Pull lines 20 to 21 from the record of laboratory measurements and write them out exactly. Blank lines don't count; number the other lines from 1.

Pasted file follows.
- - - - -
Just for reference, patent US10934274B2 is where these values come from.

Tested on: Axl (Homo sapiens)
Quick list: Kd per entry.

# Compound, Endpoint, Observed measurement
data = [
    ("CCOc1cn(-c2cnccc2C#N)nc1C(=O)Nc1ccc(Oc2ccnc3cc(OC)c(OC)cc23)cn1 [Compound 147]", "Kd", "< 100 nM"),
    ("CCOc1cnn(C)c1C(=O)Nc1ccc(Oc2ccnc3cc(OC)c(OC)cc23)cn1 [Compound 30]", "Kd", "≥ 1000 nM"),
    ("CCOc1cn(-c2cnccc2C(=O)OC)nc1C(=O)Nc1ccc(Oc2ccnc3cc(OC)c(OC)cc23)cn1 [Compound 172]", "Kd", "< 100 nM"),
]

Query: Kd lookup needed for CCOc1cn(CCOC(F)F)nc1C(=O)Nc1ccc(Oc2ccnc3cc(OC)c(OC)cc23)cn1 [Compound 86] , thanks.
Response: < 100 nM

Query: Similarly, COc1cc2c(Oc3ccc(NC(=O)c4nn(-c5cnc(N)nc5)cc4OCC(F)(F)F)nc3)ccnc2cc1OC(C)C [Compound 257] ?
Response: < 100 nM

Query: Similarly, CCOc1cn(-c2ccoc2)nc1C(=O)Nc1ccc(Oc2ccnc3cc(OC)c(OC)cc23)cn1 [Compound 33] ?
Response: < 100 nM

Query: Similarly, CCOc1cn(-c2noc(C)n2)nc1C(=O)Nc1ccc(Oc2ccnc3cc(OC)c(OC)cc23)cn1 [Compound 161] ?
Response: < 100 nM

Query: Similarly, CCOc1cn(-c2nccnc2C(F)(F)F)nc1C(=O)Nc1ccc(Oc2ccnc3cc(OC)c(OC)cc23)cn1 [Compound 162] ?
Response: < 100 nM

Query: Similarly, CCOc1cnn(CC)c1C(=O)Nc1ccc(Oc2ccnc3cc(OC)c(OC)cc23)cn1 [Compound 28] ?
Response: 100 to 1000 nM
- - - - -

Query: Similarly, CCOc1cnn(CC)c1C(=O)Nc1ccc(Oc2ccnc3cc(OC)c(OC)cc23)cn1 [Compound 28] ?
Response: 100 to 1000 nM